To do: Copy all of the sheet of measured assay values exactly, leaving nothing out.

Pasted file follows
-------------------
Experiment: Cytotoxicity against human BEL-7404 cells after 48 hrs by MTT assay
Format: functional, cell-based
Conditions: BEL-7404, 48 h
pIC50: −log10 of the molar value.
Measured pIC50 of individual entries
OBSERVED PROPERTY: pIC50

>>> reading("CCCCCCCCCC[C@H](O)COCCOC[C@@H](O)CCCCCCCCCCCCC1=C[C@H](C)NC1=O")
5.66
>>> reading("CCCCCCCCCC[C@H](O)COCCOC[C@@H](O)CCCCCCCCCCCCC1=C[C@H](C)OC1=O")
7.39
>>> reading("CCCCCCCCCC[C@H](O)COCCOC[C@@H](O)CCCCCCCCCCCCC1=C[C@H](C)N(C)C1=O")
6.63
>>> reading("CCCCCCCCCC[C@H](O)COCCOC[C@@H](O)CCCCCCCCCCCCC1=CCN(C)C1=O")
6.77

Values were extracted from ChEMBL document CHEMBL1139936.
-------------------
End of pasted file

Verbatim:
Experiment: Cytotoxicity against human BEL-7404 cells after 48 hrs by MTT assay
Format: functional, cell-based
Conditions: BEL-7404, 48 h
pIC50: −log10 of the molar value.
Measured pIC50 of individual entries
OBSERVED PROPERTY: pIC50

>>> reading("CCCCCCCCCC[C@H](O)COCCOC[C@@H](O)CCCCCCCCCCCCC1=C[C@H](C)NC1=O")
5.66
>>> reading("CCCCCCCCCC[C@H](O)COCCOC[C@@H](O)CCCCCCCCCCCCC1=C[C@H](C)OC1=O")
7.39
>>> reading("CCCCCCCCCC[C@H](O)COCCOC[C@@H](O)CCCCCCCCCCCCC1=C[C@H](C)N(C)C1=O")
6.63
>>> reading("CCCCCCCCCC[C@H](O)COCCOC[C@@H](O)CCCCCCCCCCCCC1=CCN(C)C1=O")
6.77

Values were extracted from ChEMBL document CHEMBL1139936.